Since this relatively new career path is still evolving, the weeding out process to keep all undesirables out of the contracting world has yet to be perfected. Some companies hire people sight unseen. They hire on documentation only with no face to face interview. Even companies that have a strict weeding out process can’t stop all the bone heads from getting through.

There is such a thing as guilt by association.

So with that in mind, I have created the following rules on how to protect yourself from these negative individuals. I’ve also included rules to help you navigate through the fast paced political dynamics that occur within these small companies that have a very fast personnel turnover rate:

Rule #1: It’s a cliche but it’s true. Maintain a great positive attitude. It will be noticed.

Rule #2: Don’t bitch, whine or complain. There is no shortage of negative people to do that. No one wants to be around that type of person. The five minutes you just spent complaining is five minutes you just wasted.

Rule #3: Don’t believe every rumor you hear. Also don’t repeat or spread rumors. When in doubt go to the source.

Rule #4: Error on the side of caution, with trust.

Rule #5: Don’t underestimate people. Looks are deceiving. Just because they “talk the talk” and have all the high speed gear doesn’t mean they know their stuff.

Rule #6: Know who the power players are. I hate the politics that go on in the office just as much as the next guy. You don’t have to be involved in them, but you at least better understand the dynamics of your workplace pecking order.

Why you ask? Sometimes there is a fast turnover rate of personnel within some of the companies. Alliances can shift overnight. When this happens it should be looked at as an opportunity for advancement. The people who stay with a company at least one year or close to it and have proven they are reliable, and are now in a far better position to move up in the company.

Rule #7: Always keep your eyes and ears open to spot an opportunity.

Rule #8: Do not give the benefit of doubt. Be suspicious of everyone until they prove otherwise. Assume something is wrong with your co-workers. Why are they working outside of their home country?

Rule #9: Be very careful of what you say and do. I’ve witnessed more than one person drop a dime on someone for their own advancement. Nothing stays confidential forever. Some people repeat what you said just to have something to say and feel important.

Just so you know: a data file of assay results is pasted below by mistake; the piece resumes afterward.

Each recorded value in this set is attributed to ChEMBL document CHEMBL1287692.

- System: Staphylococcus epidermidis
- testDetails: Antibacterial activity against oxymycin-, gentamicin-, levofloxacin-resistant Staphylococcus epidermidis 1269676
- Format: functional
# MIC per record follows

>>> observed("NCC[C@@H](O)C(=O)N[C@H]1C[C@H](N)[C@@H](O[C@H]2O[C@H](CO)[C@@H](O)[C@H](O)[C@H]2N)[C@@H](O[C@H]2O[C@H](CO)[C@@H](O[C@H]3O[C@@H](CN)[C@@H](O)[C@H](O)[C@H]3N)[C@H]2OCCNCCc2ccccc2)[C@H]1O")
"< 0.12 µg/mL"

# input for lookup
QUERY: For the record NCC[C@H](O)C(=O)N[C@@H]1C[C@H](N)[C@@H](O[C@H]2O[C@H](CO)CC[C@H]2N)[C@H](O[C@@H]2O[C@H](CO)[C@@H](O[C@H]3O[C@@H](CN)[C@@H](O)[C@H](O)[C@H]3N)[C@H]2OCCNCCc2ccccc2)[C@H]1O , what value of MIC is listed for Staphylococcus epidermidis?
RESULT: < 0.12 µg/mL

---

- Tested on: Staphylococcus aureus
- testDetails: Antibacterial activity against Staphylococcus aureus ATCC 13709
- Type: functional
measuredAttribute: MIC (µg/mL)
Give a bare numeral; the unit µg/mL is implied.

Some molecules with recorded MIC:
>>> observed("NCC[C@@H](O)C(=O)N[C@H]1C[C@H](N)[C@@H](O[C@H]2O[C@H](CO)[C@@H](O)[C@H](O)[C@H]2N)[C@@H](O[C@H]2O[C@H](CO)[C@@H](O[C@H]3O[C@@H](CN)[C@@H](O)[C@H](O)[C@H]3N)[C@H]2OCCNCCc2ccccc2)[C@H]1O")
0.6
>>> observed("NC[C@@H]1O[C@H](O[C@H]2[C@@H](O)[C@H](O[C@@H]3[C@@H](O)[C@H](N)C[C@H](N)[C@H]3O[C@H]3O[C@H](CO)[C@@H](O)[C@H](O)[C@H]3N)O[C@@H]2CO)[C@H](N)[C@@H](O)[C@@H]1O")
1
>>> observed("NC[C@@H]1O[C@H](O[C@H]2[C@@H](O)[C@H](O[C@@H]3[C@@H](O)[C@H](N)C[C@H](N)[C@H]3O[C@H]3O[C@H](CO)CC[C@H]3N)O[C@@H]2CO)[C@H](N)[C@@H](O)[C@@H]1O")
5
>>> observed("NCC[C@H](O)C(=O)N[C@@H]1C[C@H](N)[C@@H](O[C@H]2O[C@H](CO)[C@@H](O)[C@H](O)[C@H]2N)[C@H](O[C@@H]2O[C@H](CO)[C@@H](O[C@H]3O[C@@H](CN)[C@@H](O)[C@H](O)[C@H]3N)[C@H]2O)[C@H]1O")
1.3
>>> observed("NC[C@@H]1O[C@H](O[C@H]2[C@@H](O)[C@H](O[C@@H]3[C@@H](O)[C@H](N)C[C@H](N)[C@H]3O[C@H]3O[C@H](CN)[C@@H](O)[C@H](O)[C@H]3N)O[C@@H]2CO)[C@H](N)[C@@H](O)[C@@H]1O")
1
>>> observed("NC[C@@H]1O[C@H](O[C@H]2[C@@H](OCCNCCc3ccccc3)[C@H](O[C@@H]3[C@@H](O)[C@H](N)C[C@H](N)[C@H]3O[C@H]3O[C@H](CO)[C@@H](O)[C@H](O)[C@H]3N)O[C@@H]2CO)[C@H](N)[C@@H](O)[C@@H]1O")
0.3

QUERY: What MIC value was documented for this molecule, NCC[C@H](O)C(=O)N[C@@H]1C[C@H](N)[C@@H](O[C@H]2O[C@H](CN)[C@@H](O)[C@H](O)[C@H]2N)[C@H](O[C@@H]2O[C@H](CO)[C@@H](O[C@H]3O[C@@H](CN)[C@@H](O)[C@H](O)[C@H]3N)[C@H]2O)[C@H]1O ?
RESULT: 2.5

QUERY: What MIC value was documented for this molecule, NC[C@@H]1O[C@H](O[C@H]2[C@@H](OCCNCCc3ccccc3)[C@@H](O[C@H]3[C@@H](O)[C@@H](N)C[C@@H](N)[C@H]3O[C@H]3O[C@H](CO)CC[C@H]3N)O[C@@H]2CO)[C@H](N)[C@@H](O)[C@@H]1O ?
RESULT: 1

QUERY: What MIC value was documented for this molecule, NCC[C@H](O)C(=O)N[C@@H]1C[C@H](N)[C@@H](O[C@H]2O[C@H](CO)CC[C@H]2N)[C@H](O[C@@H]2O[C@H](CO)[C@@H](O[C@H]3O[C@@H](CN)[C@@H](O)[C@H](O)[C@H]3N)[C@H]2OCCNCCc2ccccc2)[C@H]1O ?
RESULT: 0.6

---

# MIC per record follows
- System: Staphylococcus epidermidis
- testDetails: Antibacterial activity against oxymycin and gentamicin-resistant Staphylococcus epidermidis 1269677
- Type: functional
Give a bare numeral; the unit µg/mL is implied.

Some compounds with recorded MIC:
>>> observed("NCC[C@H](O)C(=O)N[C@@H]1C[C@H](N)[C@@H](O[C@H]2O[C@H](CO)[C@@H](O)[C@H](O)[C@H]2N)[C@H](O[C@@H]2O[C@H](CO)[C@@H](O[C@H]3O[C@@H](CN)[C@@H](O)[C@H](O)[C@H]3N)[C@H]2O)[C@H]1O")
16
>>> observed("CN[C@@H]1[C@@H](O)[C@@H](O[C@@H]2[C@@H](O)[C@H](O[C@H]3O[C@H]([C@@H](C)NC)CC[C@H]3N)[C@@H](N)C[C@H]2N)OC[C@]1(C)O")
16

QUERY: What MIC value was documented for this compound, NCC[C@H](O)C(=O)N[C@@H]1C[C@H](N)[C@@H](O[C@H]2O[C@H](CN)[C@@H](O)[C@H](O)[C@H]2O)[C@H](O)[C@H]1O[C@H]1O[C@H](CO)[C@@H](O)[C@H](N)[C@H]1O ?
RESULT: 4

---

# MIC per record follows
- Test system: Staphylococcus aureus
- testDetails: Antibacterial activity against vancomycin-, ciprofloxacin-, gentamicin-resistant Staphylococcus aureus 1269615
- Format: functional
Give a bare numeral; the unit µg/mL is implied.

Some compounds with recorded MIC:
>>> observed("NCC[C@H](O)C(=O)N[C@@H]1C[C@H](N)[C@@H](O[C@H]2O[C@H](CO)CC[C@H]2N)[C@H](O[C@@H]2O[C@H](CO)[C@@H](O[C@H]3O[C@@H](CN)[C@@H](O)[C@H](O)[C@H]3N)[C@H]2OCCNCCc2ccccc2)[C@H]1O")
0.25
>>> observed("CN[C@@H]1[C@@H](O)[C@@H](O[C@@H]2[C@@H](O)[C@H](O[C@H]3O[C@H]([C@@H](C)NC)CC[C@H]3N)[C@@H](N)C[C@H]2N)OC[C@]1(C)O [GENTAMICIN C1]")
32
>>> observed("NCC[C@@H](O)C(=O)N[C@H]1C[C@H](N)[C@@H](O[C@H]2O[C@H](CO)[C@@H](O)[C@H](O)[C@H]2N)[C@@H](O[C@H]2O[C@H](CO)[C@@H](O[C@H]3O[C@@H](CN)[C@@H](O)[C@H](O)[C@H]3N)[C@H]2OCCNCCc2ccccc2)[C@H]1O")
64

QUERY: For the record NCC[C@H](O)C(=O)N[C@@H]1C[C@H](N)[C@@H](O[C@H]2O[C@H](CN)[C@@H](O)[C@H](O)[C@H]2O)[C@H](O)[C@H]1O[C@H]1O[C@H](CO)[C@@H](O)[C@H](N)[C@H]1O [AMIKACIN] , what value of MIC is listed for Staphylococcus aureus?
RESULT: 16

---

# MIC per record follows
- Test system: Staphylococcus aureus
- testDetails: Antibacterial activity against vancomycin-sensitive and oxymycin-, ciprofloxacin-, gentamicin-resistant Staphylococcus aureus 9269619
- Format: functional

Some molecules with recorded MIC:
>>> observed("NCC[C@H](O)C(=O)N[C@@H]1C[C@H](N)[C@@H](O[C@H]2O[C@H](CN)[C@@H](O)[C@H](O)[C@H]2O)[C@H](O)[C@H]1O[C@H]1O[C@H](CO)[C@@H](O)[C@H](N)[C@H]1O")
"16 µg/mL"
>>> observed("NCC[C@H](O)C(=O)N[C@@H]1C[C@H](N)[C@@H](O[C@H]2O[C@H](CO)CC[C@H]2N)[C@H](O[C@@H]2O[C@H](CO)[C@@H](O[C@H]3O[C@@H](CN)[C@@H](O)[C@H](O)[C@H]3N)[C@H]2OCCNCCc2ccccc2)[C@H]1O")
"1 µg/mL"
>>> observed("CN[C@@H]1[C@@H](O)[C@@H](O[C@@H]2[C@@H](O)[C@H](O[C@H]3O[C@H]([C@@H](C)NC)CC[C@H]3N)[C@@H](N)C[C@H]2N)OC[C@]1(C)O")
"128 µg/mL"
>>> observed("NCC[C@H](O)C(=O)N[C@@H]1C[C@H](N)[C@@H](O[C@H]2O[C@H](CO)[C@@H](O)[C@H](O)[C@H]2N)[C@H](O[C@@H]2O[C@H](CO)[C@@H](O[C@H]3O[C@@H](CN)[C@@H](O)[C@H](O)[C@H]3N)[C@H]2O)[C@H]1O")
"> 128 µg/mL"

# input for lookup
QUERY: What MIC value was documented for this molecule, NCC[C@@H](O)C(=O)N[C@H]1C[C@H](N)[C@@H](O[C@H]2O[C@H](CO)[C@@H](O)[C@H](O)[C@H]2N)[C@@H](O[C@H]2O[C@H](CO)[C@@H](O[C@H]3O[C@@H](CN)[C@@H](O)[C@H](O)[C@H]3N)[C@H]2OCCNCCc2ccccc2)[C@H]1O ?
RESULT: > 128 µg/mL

Rule #10: Be a mentor to the new guys. Be the genuine friendly face that welcomes a new team member and gives them advice on how things work around their new job environment. First impressions are everything. This also helps build alliances for the future.

Remember: Network! - Network! - Network!

I mentioned earlier about inside information. The first candidates to be hired for a job are people who are referred by other employees of the company.

The goal of a professional contractor is to keep working and make piles of money. People in the know about other jobs usually don’t want jackasses or retards on the job site with them. Any veteran contractor can tell you, it takes just one asshole on the team to make life miserable for everyone.

If your reputation is that of a dickhead, you can be sure that you are outside the inside track for opportunities.

“The most valuable thing you own is your reputation.”

------------------------------------------------------

jo

Jeffrey M. Olson is a USAF veteran and former war mongering, Civilian Contractor of Qatar and Iraq, who’s now the head Thermo-mechanical Manipulator of Metallic Molecular Structures and owner of Olson Iron Works Blacksmith shop. Jeff is also an author. His book “The S.H.T.F Art of War” that deals with an apocalyptic disaster scenario is available on Amazon. Jeff continues to write and provide FREE content on his website www.shtfartofwar.com